After I wrote about Chicago radio legend Dick Biondi attending this month's National Radio Hall of Fame Gala in Chicago, reader Carolyn Moore of Valparaiso wrote me with the following question:
"Dear Phil: I read your column about Dick Biondi with great relish. I'm glad to read he is "still on the air" since he turned 80-years-old this year and I am 72. The mention of his name brought back lots of memories from the early 1960s and my college days. I went to a small college of just 2,000 students in Northwestern Pennsylvania. When it was a clear night, we could receive Dick's broadcast and we were delighted! I would like to write him and share a fan story. Could you provide his mailing address? Sincerely, Carolyn Moore of Valparaiso."
Thank you for your letter Carolyn.
Biondi is a favorite voice of many, including myself. For years, he was the signature voice (starting with the launch) of what was then billed as "the new Chicago Oldies Station," WJMK 104.3 FM, where he was heard until the station switched formats in June 2005. Biondi was let go in July 2006, along with all other on-air personalities. Fortunately for us, in November 2006, Biondi started on WLS 94.7 FM, where he hosts his True Oldies Show from 11 p.m. to 2 a.m.
You can write to him in care of:
190 North State Street, 8th Floor
Chicago, IL 60601
I think we'll have night owl Biondi broadcasting for many years to come. In fact, at this month's National Radio Hall of Fame Dinner Gala, which you referred to, one of the inductees was radio personality Luther Masingill, who is 90-years-old and still broadcasting as a Chattanooga, Tenn. radio great on WDEF, where he started in 1940! Biondi and his distinct pipes are destined to follow Masingill's vocal longevity.
Oh, and for the "record," Biondi was inducted into the National Radio Hall of Fame in 1998.
More radio news
For the many readers who have called and asked about WGN Radio's John Williams upcoming departure from the popular news talk station, he won't be leaving 720 AM until the end of next month.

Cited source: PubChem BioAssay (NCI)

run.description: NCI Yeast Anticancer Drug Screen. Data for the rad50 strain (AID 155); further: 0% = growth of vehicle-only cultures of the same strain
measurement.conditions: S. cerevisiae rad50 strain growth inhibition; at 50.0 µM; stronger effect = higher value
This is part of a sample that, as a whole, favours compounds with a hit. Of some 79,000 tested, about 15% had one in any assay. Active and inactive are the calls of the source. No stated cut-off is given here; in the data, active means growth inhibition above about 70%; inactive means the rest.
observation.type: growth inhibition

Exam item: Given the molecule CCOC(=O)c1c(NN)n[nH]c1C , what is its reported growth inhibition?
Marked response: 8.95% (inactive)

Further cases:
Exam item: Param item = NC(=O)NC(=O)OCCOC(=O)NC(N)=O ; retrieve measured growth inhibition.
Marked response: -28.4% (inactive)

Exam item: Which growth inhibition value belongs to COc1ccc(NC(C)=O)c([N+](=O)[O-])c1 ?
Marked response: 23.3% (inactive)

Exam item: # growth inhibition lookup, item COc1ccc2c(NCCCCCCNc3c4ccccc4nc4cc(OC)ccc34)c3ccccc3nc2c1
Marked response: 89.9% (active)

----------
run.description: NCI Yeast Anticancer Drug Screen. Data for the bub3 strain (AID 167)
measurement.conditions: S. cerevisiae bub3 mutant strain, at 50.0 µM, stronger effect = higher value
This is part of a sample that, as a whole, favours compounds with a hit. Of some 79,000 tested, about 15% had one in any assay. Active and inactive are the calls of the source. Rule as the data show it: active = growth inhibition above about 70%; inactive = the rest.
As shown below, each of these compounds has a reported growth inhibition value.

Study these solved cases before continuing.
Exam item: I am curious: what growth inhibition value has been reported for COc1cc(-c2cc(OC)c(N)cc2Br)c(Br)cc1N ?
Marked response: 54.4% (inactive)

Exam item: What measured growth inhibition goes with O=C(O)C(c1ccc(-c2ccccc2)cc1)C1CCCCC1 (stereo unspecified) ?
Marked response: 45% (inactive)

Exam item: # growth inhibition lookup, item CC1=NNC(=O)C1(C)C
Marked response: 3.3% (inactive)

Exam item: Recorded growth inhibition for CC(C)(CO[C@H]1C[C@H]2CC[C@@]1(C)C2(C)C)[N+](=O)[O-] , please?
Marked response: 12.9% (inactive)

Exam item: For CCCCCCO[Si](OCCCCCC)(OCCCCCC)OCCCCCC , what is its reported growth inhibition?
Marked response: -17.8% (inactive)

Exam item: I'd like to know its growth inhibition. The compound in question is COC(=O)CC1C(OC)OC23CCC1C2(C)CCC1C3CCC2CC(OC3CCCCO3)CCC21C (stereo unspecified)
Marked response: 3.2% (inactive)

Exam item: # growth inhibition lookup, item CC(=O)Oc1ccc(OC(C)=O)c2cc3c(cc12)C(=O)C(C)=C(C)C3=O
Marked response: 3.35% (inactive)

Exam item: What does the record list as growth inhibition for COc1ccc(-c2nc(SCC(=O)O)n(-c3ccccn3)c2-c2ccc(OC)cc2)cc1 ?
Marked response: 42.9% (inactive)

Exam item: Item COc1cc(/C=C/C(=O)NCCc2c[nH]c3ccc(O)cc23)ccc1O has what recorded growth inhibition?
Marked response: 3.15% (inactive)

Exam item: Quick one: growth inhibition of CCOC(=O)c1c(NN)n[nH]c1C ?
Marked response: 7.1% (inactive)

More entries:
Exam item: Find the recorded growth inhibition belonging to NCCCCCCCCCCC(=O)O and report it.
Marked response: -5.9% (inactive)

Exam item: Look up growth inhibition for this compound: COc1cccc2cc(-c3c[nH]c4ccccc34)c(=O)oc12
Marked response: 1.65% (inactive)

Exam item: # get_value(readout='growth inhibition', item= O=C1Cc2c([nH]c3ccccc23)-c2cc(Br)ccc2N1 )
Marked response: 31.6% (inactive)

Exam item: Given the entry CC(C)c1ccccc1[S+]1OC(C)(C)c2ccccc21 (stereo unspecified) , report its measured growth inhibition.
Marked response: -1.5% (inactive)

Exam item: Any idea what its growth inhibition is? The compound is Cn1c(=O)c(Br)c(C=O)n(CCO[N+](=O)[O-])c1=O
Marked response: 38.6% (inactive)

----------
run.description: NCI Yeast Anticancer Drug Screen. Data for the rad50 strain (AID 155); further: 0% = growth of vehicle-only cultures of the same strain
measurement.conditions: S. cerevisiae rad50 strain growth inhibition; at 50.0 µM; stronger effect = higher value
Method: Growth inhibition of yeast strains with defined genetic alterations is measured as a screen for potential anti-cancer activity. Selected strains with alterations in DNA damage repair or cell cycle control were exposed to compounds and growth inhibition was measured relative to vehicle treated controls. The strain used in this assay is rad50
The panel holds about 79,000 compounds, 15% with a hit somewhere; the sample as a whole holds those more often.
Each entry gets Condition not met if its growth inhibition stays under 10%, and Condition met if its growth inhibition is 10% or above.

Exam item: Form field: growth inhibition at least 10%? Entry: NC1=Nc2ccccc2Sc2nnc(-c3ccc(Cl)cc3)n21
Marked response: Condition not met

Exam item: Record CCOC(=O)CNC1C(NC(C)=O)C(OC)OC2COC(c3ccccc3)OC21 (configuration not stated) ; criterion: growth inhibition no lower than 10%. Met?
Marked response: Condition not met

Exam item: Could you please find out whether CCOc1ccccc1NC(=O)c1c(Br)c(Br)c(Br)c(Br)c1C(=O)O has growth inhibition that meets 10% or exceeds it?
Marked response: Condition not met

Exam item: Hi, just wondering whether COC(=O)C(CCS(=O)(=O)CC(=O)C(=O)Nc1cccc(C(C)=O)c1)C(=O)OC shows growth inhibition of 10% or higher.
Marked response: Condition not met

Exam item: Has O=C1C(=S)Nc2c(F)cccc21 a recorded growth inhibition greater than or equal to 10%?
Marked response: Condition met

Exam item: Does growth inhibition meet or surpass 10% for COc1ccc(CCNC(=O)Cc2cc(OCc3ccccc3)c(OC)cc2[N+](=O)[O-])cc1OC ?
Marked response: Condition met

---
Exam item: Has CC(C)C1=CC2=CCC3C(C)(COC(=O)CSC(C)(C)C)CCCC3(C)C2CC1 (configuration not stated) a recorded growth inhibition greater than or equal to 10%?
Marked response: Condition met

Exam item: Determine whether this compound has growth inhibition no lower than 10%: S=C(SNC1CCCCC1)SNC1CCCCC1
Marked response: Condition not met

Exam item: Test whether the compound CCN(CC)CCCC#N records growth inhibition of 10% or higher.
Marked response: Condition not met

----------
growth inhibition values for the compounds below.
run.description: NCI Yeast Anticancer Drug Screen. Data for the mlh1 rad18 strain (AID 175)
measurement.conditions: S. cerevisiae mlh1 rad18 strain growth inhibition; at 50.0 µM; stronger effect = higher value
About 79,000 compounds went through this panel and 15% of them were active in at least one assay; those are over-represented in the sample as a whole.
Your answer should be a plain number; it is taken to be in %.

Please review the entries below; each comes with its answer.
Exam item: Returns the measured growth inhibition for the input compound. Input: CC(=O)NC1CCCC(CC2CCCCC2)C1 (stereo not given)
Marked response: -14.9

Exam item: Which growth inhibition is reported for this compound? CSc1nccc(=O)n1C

As announced by the station a few weeks ago, Williams opted not to renew his contract at WGN to move to Minneapolis, and concentrate on his hosting duties for the Minnesota radio station WCCO-AM.
What many listeners likely didn't realize is that Williams, 53, has been doing dual hosting duties and is already hosting the Minneapolis afternoon radio show remotely from the WGN Chicago studios since 2010.
"John is a great broadcaster and has been a valued member of the WGN Radio family," said Bill White, WGN Radio's program director in a released statement.
"While we are sad to see him go, we are happy for John and his family that they are able to return to Minneapolis, where they lived before moving to Chicago. We wish him all the best and know that he will continue to shine in his role at WCCO."
Williams said in a note released to WGN staff: "After a great deal of thought, after the 1st of January, Brenda and I have decided to move to Minneapolis and my time here will come to an end. I decided some time ago to do just one show -- as well as I can -- and that one will be at WCCO. Both stations and staffs deserve as much. We've had a lot of Bright Sides here. I never got to be King, but you've always made me feel like royalty." WGN has not yet named his replacement.